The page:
Geriatric Care for Senior Dogs & Cats
Senior pets require routine preventive veterinary care and early diagnosis throughout their golden years to help them maintain a good quality of life as they age.
Diligent care can help extend your pet's life and good health as they age, so it's important that they attend regularly scheduled wellness exams, even if they seem healthy.
Our veterinarians are here to help geriatric pets in Dallas achieve optimal health by identifying and treating emerging health issues early, and providing proactive treatment while they are still effectively and easily manageable.
Typical Health Problems
Companion cats and dogs are now living significantly longer than in the past, owing to improved dietary options and improved veterinary care.
While this is certainly something to celebrate, pet owners and veterinarians are now confronted with a greater number of age-related conditions than in the past.
Senior pets are frequently predisposed to the following ailments:
- Joint or bone disorders
There are a number of joint or bone disorders that can cause pain and discomfort in your dog as they get older. Arthritis, hip dysplasia, osteochondrosis, reduced spinal flexibility, and growth plate disorders are among the most common joint and bone disorders seen by our veterinarians in geriatric pets.
It's critical to address these issues early on in order to keep your dog comfortable as they age. The use of analgesics and anti-inflammatory drugs, as well as surgery to remove diseased tissue, stabilize joints, and reduce pain, are all options for treating joint and bone issues in senior dogs.
While osteoarthritis is commonly associated with older dogs, it can also affect the joints of your senior cat.
Cats' osteoarthritis symptoms are more subtle than those of dogs. While cats' range of motion may be reduced, the most common symptoms of osteoarthritis in geriatric cats are weight loss, loss of appetite, depression, change in general attitude, poor grooming habits, urination, or defecation outside the litter pan, and inability to jump on and off objects. Cat owners rarely report lameness, which is more common in dogs.
It is estimated that approximately 50% of all pets in the United States die of cancer. That is why it is critical for your senior pet to visit the veterinarian on a routine basis as they age.
Bringing your senior pet in for routine checkups, even if they appear to be healthy, allows your veterinarian to look for early signs of cancer and other diseases that respond better to treatment when detected early.
- Heart Disease
Like people, heart disease can be a problem for geriatric pets.
Congestive heart failure is a condition in which the heart fails to pump blood efficiently, causing fluid to build up in the heart, lungs, and chest cavity.
While cats are less likely than dogs to develop heart disease, Feline Hypertrophic Cardiomyopathy (HCM) is fairly common. The walls of a cat's heart thicken as a result of this condition, reducing the heart's ability to function efficiently.
- Blindness and hearing loss
Degeneration of the eyes and ears in older pets can result in varying degrees of deafness and blindness, though this is more common in dogs than in cats.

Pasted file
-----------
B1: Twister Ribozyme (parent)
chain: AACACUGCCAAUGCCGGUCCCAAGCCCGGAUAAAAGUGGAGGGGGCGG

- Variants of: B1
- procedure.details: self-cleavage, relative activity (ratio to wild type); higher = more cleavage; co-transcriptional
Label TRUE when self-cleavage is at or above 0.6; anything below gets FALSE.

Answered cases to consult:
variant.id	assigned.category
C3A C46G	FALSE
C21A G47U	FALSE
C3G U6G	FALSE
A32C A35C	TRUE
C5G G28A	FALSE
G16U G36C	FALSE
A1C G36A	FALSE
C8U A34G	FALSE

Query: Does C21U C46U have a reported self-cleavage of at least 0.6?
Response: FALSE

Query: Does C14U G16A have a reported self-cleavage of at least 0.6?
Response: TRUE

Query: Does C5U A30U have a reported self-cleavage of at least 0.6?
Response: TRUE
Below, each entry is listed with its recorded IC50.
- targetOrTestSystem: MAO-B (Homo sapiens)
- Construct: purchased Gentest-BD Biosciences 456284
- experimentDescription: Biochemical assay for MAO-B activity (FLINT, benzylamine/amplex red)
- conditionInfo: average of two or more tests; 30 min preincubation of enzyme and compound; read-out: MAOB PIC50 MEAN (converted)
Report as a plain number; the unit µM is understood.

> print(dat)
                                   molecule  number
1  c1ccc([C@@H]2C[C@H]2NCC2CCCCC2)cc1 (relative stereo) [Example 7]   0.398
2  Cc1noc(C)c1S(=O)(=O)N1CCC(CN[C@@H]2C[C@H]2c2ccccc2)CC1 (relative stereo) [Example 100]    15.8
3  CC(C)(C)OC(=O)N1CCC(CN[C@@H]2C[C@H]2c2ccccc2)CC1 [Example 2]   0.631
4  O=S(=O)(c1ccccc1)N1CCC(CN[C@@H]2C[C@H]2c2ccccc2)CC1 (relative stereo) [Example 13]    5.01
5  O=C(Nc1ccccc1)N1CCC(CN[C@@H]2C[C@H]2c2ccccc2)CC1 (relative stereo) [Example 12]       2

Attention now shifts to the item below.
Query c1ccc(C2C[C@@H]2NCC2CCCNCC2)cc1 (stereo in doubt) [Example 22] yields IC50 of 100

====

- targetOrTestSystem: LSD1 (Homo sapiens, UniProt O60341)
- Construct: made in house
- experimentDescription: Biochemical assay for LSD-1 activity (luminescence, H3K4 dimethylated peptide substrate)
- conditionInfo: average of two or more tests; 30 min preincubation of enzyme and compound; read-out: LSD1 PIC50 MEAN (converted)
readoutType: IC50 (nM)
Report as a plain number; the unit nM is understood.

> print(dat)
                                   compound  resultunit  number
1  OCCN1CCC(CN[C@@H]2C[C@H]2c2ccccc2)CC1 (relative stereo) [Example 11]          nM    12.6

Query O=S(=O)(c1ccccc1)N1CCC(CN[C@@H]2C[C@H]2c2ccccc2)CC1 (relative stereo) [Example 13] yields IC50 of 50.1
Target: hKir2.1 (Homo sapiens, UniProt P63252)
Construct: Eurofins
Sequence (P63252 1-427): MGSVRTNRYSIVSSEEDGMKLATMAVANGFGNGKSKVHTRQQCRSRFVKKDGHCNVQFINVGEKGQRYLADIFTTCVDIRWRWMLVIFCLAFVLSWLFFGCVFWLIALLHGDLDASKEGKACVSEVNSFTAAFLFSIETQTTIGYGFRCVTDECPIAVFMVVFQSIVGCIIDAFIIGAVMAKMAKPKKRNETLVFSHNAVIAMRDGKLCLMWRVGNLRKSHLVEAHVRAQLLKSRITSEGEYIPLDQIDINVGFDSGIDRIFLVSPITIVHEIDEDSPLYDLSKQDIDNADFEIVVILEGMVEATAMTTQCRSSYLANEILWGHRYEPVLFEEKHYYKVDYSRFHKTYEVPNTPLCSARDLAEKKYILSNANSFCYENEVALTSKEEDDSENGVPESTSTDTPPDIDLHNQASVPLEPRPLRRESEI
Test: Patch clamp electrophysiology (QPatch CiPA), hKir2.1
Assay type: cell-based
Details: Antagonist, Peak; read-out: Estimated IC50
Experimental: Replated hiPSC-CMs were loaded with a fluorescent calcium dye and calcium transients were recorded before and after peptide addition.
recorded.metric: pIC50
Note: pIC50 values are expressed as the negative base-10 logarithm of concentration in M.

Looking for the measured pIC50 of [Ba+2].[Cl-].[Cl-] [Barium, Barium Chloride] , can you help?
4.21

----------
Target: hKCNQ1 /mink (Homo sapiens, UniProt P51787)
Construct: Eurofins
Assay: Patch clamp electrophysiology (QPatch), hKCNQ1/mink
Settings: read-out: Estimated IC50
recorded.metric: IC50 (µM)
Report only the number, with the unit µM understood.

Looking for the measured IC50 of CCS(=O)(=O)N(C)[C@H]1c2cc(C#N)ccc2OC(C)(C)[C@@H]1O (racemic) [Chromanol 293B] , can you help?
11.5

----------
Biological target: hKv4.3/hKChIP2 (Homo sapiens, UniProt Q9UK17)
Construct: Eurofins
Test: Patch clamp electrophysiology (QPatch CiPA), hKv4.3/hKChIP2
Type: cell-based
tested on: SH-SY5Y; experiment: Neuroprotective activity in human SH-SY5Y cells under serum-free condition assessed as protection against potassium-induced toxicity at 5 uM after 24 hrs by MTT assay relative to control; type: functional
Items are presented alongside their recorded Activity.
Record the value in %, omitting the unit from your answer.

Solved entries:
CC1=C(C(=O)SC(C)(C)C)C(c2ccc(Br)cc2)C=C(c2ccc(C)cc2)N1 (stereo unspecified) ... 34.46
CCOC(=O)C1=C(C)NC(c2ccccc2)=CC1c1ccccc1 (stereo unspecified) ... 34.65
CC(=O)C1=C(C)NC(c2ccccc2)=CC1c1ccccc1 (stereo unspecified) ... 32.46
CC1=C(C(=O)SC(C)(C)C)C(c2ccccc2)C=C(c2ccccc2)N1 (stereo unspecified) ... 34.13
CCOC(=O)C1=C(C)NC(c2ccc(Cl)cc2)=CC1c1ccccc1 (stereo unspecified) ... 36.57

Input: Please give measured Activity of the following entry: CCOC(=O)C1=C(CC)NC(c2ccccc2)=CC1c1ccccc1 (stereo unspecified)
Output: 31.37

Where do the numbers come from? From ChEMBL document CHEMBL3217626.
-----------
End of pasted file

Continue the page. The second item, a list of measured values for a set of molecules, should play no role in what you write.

When these conditions are caused by aging, they may appear gradually, allowing geriatric pets to adjust their behavior and making it difficult for pet owners to detect.
- Liver disease
Liver disease is common in senior cats and may be caused by high blood pressure or hyperthyroidism. Loss of appetite, jaundice, drooling, vomiting, diarrhea and increased thirst are all symptoms of liver disease in cats.
Seizures, vomiting, diarrhea, fever, jaundice, abdominal fluid buildup, and weight loss are all possible symptoms of liver disease in dogs.
If your senior dog or cat exhibits any of the symptoms of liver disease, immediate veterinary care is necessary.
Although dogs and cats can develop diabetes at any age, the majority of dogs diagnosed with diabetes are between the ages of 7 and 10, and the majority of cats diagnosed with diabetes are older than 6 years.
Excessive thirst, increased appetite with weight loss, cloudy eyes, and chronic or recurring infections are all signs of diabetes in dogs and cats.
Obesity is a risk factor for diabetes in both cats and dogs.
- Kidney disease
The function of a pet's kidneys tends to deteriorate as they age. In some cases, medications used to treat other common conditions in geriatric pets can cause kidney disease.
Chronic kidney disease cannot be cured, but it can be managed through a combination of diet and medications.
- Urinary tract disease
Our Dallas veterinarians frequently see geriatric cats and dogs suffering from urinary tract infections and incontinence. While elderly pets may be more prone to accidents as the muscles that control the bladder weaken, it's critical to keep in mind that incontinence may be a sign of a more serious health problem, such as a urinary tract infection or dementia.
If your senior pet has incontinence issues, it is critical to take him or her to the veterinarian for a thorough examination.
Veterinary Care for Seniors
Our veterinarians will examine your senior pet thoroughly, ask detailed questions about their home life, and perform any tests that may be necessary to gain additional insight into his or her overall physical health and condition.
We'll recommend a treatment plan based on the findings, which could include medications, activities, and dietary changes to help improve your senior pet's health, well-being, and comfort.
Routine Wellness Exams
Preventive care is critical to ensuring that your senior pet lives a long, happy, and fulfilled life. It also allows our veterinarians to detect diseases earlier.
Early disease detection will help preserve your pet's physical health and detect emerging health issues before they become long-term issues.
Regular physical examinations will give your pet the best chance of long-term health.